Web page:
“Hey, how about that weather,” is usually a great conversation starter. This year it’s the only conversation. I’ve never seen anything like it in my 58 years on this planet.
As I write this on the morning of June 5, I am basking in the afterglow of another double whammy of severe storms overnight that dropped 2.43 inches of liquid sunshine on my weather station. Assessing the damages I found the winds held steady at 22 mph for a while with gusts strong enough to reposition my propane grill onto its back. My porch chairs were planted in the mud where last year’s flower garden was. My driveway had washed into the road for the umpteenth time.
Opening the garage door I once again, like many mornings, find earthworms trying to escape the carnage. When I look across the road I see nothing but weeds where soybeans should be.
I had big plans to put in a garden this year. Last year’s attempt was an utter failure as my soil needed some major improvements. I kept holding off for better, dryer weather before I put any money or sweat into the ground. Now it’s too late. My only hope is that the jack-o-lanterns sprout where I didn’t really want to plant the seeds. Maybe I can salvage something. I feel the farmer’s pain.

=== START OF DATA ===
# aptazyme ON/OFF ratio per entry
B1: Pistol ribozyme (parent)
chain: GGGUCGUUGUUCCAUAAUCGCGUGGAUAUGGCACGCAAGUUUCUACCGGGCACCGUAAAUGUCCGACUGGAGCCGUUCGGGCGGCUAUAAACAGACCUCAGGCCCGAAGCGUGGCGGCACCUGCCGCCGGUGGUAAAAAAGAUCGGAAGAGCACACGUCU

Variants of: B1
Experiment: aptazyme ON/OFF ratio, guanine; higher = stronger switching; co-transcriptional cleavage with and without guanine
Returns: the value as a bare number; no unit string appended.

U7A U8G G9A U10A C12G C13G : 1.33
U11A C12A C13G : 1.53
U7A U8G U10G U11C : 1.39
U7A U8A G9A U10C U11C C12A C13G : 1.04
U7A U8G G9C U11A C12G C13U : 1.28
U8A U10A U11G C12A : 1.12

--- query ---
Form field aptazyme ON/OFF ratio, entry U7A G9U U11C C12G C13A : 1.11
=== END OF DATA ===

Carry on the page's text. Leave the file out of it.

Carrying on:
I’ve read the warnings from climatologists about how global warming will bring major changes to our environment. If what we’re seeing is caused by our planet heating up then we need to get serious about our future.
There are too many people who don’t believe the data. There are plenty more who think this is just a cycle we’re going through and there is nothing we can do to fix it. These people are wrong.
Record breaking rains, floods, heat, cold, storms, etc., are all we should need to prove to us that change is in the air. That’s not a pun. That’s a fact.
Science tells us that our planet does indeed go through major cycles. There have been plenty of Eons, Eras, Periods and Ages all defined by climate change and most importantly, changes in not just life but life forms.
Our current Era, the Cenozoic, began with the rise of mammals and the end of dinosaurs. The International Union of Geological Sciences has recently updated its charts and placed us into the Meghalayan age. This age started around 4,000 years ago. Nobody knows for sure what comes next.
In the 4.5 billion-year history of this planet, no species has ever had an opportunity to positively affect the age in which they lived. We are the first. While we may not be able to stop the changes that are coming we might be able to slow them down a bit. All we have to do is try.
On a recent trip to Hawaii I took a helicopter flight around Maui. One thing I noticed among all the natural beauty were solar panels on a lot of homes and businesses. The state has set a goal to use 100% renewable energy by the year 2045. It takes progressive thinking leaders to be this bold. If we do nothing, we are doomed.
KEVIN FOSTER is a rural Ottawan, retired and busier than ever. He can be reached at firstname.lastname@example.org.